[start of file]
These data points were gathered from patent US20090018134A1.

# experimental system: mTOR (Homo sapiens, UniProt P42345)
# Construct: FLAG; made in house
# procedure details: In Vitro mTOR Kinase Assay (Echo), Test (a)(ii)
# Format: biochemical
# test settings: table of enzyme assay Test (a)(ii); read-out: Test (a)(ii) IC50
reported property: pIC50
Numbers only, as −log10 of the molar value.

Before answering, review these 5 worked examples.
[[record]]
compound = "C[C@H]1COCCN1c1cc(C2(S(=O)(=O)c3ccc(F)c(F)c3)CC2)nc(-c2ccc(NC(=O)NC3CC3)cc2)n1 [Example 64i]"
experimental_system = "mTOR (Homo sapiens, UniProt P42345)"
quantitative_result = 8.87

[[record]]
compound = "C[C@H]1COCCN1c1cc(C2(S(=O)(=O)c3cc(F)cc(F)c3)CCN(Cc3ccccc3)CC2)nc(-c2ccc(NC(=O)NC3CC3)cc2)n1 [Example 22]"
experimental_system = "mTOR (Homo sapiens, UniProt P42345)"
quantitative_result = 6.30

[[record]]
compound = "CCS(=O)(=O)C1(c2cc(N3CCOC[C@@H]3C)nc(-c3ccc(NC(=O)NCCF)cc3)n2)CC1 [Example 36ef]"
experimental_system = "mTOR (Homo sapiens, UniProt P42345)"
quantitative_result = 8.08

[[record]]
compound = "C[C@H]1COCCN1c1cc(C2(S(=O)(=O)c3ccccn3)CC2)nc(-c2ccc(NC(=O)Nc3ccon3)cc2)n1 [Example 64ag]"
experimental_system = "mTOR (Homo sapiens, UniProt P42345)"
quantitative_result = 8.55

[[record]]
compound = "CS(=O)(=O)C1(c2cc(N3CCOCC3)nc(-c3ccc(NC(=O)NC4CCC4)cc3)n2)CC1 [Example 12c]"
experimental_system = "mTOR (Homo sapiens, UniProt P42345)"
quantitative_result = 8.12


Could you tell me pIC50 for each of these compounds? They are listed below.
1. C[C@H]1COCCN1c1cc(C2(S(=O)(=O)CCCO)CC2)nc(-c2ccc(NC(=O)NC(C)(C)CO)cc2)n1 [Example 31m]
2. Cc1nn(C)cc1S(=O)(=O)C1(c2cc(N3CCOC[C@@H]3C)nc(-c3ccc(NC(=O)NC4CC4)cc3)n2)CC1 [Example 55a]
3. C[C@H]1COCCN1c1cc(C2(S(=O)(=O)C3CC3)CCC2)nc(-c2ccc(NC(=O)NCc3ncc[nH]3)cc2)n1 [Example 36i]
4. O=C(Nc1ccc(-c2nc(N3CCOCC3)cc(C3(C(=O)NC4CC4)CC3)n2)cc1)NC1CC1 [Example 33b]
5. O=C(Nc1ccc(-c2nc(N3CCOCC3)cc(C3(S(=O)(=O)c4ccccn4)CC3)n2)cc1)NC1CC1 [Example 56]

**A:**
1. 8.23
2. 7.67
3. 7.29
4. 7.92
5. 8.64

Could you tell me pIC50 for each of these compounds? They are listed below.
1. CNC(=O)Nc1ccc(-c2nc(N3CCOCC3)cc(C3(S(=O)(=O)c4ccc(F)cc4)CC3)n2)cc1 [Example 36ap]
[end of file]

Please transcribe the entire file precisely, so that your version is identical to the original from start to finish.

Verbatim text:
These data points were gathered from patent US20090018134A1.

# experimental system: mTOR (Homo sapiens, UniProt P42345)
# Construct: FLAG; made in house
# procedure details: In Vitro mTOR Kinase Assay (Echo), Test (a)(ii)
# Format: biochemical
# test settings: table of enzyme assay Test (a)(ii); read-out: Test (a)(ii) IC50
reported property: pIC50
Numbers only, as −log10 of the molar value.

Before answering, review these 5 worked examples.
[[record]]
compound = "C[C@H]1COCCN1c1cc(C2(S(=O)(=O)c3ccc(F)c(F)c3)CC2)nc(-c2ccc(NC(=O)NC3CC3)cc2)n1 [Example 64i]"
experimental_system = "mTOR (Homo sapiens, UniProt P42345)"
quantitative_result = 8.87

[[record]]
compound = "C[C@H]1COCCN1c1cc(C2(S(=O)(=O)c3cc(F)cc(F)c3)CCN(Cc3ccccc3)CC2)nc(-c2ccc(NC(=O)NC3CC3)cc2)n1 [Example 22]"
experimental_system = "mTOR (Homo sapiens, UniProt P42345)"
quantitative_result = 6.30

[[record]]
compound = "CCS(=O)(=O)C1(c2cc(N3CCOC[C@@H]3C)nc(-c3ccc(NC(=O)NCCF)cc3)n2)CC1 [Example 36ef]"
experimental_system = "mTOR (Homo sapiens, UniProt P42345)"
quantitative_result = 8.08

[[record]]
compound = "C[C@H]1COCCN1c1cc(C2(S(=O)(=O)c3ccccn3)CC2)nc(-c2ccc(NC(=O)Nc3ccon3)cc2)n1 [Example 64ag]"
experimental_system = "mTOR (Homo sapiens, UniProt P42345)"
quantitative_result = 8.55

[[record]]
compound = "CS(=O)(=O)C1(c2cc(N3CCOCC3)nc(-c3ccc(NC(=O)NC4CCC4)cc3)n2)CC1 [Example 12c]"
experimental_system = "mTOR (Homo sapiens, UniProt P42345)"
quantitative_result = 8.12


Could you tell me pIC50 for each of these compounds? They are listed below.
1. C[C@H]1COCCN1c1cc(C2(S(=O)(=O)CCCO)CC2)nc(-c2ccc(NC(=O)NC(C)(C)CO)cc2)n1 [Example 31m]
2. Cc1nn(C)cc1S(=O)(=O)C1(c2cc(N3CCOC[C@@H]3C)nc(-c3ccc(NC(=O)NC4CC4)cc3)n2)CC1 [Example 55a]
3. C[C@H]1COCCN1c1cc(C2(S(=O)(=O)C3CC3)CCC2)nc(-c2ccc(NC(=O)NCc3ncc[nH]3)cc2)n1 [Example 36i]
4. O=C(Nc1ccc(-c2nc(N3CCOCC3)cc(C3(C(=O)NC4CC4)CC3)n2)cc1)NC1CC1 [Example 33b]
5. O=C(Nc1ccc(-c2nc(N3CCOCC3)cc(C3(S(=O)(=O)c4ccccn4)CC3)n2)cc1)NC1CC1 [Example 56]

**A:**
1. 8.23
2. 7.67
3. 7.29
4. 7.92
5. 8.64

Could you tell me pIC50 for each of these compounds? They are listed below.
1. CNC(=O)Nc1ccc(-c2nc(N3CCOCC3)cc(C3(S(=O)(=O)c4ccc(F)cc4)CC3)n2)cc1 [Example 36ap]